The owner of the new earth sheltered home going in near Battle Creek Michigan (see these posts for more on this house) talked to an electrician about baseboard heating and decided the additional wiring costs (heavier gauge wiring is needed for the baseboard heaters) would make it cheaper to go with a centrally located electric furnace that uses the ventilation ducts he already planned to install. He expects his home to need little, if any, additional heat and plans to purchase the smallest mobile home electric furnace he can find. (less than $600)
There is the potential to generate your own electricity (off the grid), via solar or wind or water energy. This is much more likely than being able to generate your own natural gas or even pellet fuel. However, some combinations, such as solar to electric to heat, are much less efficient than directly converting solar energy to heat energy. If you do opt to generate your own electricity for heating, it will be even more imprtant to reduce your heat loss to keep the system practical.
Heat pump and Geothermal
Another way to heat with electricity is the “heat pump“. This device works like a refrigerator or air-conditioner. The electricity powers a pump that forces a “coolant” gas to be compressed into a liquid, releasing heat, in one location, and then forced thru pipes to another location where it is allowed to expand into a gas, absorbing heat, from another location. The gas continues around the loop where it is compressed again. This is really using the concept of the latent heat of evaporation where the phase change is able to absorb a lot of energy. Many homes use air to air heat pumps that extract the heat from outdoor air (the evaporator is outside). These systems cost less than a small woodstove for the unit, plus additional costs for forced air ducting. They can easily be controlled by a thermostat and they can provide heating and cooling (just the heating cycle in reverse). The problem with this approach is that the air outside is coldest when you need the most heat. This makes the system work much harder and reduces the efficiency of the process. Many air to air heat pumps actually have an electrical resistance heater built in as a back up for cold days… In an earth sheltered home in a norther area, those could be the only days when you need the heater to work. Therefore you may end up purchasing a fancy heat pump and only ever using the electrical resistance portion of it.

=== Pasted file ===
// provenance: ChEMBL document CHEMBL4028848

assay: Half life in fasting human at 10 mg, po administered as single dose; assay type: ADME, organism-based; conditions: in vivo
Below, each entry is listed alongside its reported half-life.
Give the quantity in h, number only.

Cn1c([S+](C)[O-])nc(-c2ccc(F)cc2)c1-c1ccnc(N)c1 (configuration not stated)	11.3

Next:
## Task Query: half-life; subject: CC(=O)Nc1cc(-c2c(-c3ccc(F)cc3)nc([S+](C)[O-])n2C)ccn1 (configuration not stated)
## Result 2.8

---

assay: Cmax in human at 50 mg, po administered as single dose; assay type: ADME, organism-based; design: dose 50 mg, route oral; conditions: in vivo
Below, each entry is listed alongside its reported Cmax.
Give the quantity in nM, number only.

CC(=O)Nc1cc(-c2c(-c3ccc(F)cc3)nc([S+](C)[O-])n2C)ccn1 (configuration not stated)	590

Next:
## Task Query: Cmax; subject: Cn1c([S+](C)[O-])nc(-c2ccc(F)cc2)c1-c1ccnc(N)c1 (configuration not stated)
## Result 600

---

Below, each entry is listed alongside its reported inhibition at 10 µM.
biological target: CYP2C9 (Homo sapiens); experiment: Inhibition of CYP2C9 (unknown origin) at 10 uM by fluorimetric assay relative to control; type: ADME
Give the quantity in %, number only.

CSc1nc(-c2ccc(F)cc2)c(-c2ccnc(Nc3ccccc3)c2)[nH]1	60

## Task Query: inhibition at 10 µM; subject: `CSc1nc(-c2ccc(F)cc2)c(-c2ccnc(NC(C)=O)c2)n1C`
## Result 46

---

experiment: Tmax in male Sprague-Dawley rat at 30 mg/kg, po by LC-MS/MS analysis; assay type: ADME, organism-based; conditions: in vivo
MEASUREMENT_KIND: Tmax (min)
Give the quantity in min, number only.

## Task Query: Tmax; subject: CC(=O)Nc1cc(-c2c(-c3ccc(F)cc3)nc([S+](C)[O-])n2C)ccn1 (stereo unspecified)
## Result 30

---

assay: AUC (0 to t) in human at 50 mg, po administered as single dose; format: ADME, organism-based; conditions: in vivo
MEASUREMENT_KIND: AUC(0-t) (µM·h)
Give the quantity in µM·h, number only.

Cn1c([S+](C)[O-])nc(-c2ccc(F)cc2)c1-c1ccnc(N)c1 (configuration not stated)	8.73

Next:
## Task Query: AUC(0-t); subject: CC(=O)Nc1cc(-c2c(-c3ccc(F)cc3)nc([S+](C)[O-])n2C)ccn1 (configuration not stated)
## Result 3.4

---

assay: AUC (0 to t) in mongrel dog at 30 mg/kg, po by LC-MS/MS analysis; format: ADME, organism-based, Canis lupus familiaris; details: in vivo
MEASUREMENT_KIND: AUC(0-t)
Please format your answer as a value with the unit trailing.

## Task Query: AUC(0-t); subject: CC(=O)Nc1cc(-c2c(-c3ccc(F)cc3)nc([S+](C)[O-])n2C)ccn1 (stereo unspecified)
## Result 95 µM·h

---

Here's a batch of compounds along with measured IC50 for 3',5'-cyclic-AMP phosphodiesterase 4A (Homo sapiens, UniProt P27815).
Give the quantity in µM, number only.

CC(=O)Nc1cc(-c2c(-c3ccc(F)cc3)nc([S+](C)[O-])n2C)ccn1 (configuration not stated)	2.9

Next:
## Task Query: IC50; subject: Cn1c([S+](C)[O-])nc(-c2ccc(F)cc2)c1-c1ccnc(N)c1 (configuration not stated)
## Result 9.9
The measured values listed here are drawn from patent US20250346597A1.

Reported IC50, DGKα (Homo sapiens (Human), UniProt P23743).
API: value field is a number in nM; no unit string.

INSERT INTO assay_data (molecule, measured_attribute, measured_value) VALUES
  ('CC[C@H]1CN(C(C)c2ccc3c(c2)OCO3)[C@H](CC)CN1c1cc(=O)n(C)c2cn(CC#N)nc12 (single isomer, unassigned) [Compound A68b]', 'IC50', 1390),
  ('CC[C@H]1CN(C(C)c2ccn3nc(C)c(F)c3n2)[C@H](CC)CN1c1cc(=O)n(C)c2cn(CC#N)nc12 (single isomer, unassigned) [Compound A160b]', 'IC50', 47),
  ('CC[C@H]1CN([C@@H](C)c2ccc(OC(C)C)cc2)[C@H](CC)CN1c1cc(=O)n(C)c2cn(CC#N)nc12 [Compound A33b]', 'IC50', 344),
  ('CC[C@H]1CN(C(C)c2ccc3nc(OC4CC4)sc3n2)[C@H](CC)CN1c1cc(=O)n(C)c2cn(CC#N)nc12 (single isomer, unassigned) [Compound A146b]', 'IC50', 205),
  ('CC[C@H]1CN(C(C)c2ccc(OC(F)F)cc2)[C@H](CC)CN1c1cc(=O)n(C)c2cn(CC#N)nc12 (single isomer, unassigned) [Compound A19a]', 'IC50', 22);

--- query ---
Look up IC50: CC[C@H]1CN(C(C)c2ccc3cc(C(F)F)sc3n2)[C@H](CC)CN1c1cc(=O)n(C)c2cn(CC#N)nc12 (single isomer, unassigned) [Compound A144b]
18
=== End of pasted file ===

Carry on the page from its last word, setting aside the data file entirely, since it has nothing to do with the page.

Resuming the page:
Earth sheltered homes go better with geothermal heat pumps. These are not truly geothermal (the heat isn’t really from the earth), but they do take advantage of the heat capacity of the earth as one giant solar-assisted thermal capacitor. A “geothermal” heat pump is much more efficient than other heating/cooling systems because the electricity is only used to move heat, not generate it. They take advantage of the same principles as Earth Sheltered homes, the earth is much warmer than the outside air in the middle of winter and much cooler in the heat of summer.
From the buried heat exchange tubes to the compressor unit that goes in your house, it is probably the most expensive heating system to install. Costs are more moderate for new construction though. After a Geothermal system is installed, it has a much longer life than other systems and, due to its lower operating costs, will eventually pay its self off.